At Best Care, we're committed to keeping the Minnesota caregiving community well-informed about the various assistance programs they may be entitled to.
For lower-income households, one program that could help your family is the Medicaid Caregiver Child Exemption. This program can help older adults who rely on Medicaid and their adult child, their caregiver.
Let’s review this exemption, including who it’s for and how to use it.
What Is the Medicaid Caregiver Child Exemption?
The Medicaid Caregiver Child Exemption is a benefit that allows an elderly individual to transfer their home to an adult child without breaching Medicaid's "Look Back Period," which monitors asset transfers made within 60 months of applying for Medicaid.
These rules prevent people from offloading most assets to qualify for Medicaid.
Under the Medicaid Caregiver Child Exemption, seniors can
“transfer their primary home to their adult child who has been providing them with care. They can give or sell the home for less than fair market value without jeopardizing their long-term care Medicaid eligibility.”
This transfer of ownership is allowed because it’s considered compensation for providing care, which delays the senior’s need for Medicaid-funded care (typically, a nursing home.)
How Does a Family Qualify for This Program?
To qualify for this exemption, the adult child must have resided with the parent for at least two years, as their primary residence, before the parent's admittance to Medicaid.
The caregiver’s duties should include general caregiving tasks—not nursing-level care. Therefore, caregivers may help parents with the following functions:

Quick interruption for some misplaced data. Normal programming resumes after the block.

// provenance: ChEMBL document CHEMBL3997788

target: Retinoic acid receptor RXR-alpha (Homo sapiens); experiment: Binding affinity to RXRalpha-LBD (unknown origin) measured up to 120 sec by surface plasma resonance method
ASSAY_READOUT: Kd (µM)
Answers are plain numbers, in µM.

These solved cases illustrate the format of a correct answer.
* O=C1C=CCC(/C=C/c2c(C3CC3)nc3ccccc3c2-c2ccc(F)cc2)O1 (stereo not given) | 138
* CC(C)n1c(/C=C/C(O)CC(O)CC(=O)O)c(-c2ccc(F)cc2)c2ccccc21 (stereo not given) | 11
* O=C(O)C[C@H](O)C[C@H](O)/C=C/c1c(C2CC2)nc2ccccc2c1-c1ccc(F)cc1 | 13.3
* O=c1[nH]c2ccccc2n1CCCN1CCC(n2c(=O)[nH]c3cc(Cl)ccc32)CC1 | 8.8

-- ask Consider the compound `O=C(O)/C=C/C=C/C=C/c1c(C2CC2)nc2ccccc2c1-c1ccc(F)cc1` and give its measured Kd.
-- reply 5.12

- Personal grooming
- Other daily activities
The American Council on Aging’s article continues:
“For cognitively impaired persons, such as those with Alzheimer’s disease or related dementia, supervision to ensure the parent’s health and safety, such as prevention of wandering, might also be provided.”
Note: At this time, grandchildren, stepchildren, foster children, nieces, nephews, and in-laws are NOT eligible for this assistance program. The adult child receiving this exemption must be either a biological or adopted child of the care recipient.
To qualify for the exemption, you must submit proof of your relationship to your care recipient (e.g., birth or adoption certificate), proof of residency in your parent’s home, and evidence that care was provided that delayed nursing home admission (e.g., care logs, physician statements, etc.).
Learn more about the details of these requirements.
Getting Help with Medicaid Exemptions
The Medicaid Caregiver Child Exemption can significantly benefit those who qualify, but deciphering the details can be challenging! Let our team direct you to professional resources to help you make informed decisions.
Reach out to Best Care today!